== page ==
Early this month, the SH 130 Concession Company in Texas filed for Chapter 11 bankruptcy. The company was formed by Cintra and Zachry to finance, build, operate, and maintain Segments 5 and 6 of the SH 130 toll road that parallels congested I-35 between Austin and San Antonio. As is usual in such situations, the company is continuing to operate and maintain the toll road during the bankruptcy process, while it continues discussions with its lenders on restructuring the project’s finances for the longer term.
P3 opponents have seized on this event, implying that it proves that P3s are a bad idea. While it might turn out to be a bad deal for the bond-holders and the equity providers (Cintra and Zachry), the restructuring should have no adverse impact on toll road customers or on taxpayers. There have been several such bankruptcy filings for U.S. toll roads during the past decade, and several others in Australia. In none of these cases have toll road users been adversely affected, nor have there been any taxpayer bailouts.
P3 concession projects that have filed for bankruptcy share one common feature. As Virginia DOT’s P3 Director Doug Koelemay pointed out in a January 29th Brookings post, the projects that have gotten into trouble all based their financial plans on overly optimistic traffic and revenue projections carried out prior to the Great Recession. The SH 130 project was financed in 2008, based on such projections. Projects in those years were also highly leveraged, with a high ratio of debt to equity. A large amount of equity provides a cushion, in case revenue goes below projections. In a toll road financial structure, all the debt providers are entitled to get paid on schedule; the equity providers are in second place. So if the financing is 80% debt, and toll revenues are only half what was projected, the company would be in a much worse situation than if only 60% of the financing was debt and needed to get paid out of the toll revenue.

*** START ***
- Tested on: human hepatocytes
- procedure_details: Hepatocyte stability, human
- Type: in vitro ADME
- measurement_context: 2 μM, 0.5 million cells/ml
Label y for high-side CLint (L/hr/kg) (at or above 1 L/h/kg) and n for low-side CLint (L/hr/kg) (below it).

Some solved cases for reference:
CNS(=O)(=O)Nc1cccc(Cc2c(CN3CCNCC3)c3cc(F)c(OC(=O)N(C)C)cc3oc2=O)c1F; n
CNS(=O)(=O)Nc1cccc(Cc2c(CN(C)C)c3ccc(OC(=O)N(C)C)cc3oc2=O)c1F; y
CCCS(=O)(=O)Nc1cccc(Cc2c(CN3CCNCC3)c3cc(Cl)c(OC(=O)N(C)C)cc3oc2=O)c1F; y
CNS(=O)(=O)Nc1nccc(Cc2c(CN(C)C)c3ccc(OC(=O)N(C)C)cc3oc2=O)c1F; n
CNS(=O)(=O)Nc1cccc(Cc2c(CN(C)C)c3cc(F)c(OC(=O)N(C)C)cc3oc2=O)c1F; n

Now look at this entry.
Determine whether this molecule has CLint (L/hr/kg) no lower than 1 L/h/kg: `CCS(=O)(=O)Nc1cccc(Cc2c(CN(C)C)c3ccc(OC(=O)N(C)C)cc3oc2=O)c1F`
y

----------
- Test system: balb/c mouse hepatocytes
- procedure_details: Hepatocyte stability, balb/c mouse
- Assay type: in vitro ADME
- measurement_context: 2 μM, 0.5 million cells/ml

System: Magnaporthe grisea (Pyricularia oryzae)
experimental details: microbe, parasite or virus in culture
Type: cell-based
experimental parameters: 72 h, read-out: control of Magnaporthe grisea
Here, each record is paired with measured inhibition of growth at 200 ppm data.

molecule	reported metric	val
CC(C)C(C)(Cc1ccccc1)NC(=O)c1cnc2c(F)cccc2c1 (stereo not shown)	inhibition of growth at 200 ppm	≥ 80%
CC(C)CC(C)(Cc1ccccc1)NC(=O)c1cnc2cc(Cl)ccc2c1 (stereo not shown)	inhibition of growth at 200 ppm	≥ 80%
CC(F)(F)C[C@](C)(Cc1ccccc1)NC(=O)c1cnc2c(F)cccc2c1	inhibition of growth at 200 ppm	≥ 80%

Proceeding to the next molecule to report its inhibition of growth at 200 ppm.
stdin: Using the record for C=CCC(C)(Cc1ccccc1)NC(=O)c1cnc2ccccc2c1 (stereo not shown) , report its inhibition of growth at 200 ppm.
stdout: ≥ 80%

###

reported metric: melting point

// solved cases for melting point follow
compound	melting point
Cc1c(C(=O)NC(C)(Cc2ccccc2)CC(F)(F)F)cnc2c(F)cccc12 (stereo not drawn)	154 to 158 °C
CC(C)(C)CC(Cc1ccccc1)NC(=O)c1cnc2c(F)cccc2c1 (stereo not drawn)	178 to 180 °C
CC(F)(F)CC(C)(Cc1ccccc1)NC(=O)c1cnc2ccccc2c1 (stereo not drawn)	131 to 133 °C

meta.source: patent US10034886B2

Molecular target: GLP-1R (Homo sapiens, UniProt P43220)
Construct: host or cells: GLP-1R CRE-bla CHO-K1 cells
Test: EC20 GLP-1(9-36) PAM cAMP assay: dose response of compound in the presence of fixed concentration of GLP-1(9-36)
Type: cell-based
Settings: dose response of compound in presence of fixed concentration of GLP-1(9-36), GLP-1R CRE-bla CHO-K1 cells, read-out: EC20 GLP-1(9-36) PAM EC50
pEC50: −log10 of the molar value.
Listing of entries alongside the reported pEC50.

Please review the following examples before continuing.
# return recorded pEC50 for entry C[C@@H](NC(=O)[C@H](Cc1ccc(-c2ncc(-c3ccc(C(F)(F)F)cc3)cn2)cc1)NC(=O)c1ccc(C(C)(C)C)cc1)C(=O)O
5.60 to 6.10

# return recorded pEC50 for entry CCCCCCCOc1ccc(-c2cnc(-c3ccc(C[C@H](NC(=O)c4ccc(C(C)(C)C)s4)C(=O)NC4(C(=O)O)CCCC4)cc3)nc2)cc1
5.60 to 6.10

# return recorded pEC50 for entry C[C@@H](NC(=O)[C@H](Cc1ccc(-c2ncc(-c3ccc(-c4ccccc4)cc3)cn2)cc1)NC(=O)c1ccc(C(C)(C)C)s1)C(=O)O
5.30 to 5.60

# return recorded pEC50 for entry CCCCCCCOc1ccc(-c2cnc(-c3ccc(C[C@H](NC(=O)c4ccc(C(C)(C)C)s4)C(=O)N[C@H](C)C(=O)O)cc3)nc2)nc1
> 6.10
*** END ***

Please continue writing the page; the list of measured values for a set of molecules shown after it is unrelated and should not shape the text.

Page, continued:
There are two main alternative outcomes of the bankruptcy proceeding for a P3 toll road, depending on the numbers and the players involved. If the current traffic and revenue projections are positive enough, the bondholders may be willing to renegotiate the financing, altering the debt structure and/or requiring the equity providers to put in more equity. In that case, the concession company would continue as the operator of the facility. If no such agreement can be reached, the bondholders typically have the right to put the company into receivership, seeking a new concession company to take over the remaining years of the concession under an agreeable financing plan. In that alternative, the original equity providers might lose all of their equity investment—a risk they accepted when they invested.
This kind of situation demonstrates that risk transfer in P3 concessions is real. Everybody knows that “greenfield” (i.e., brand new) toll roads are risky endeavors. That is a good reason for shielding taxpayers from such risks, by finding private-sector investors with a solid track record of designing, building, and operating toll facilities who are willing to take those risks.
(This column first ran in the March 2016 issue of Surface Transportation Innovations)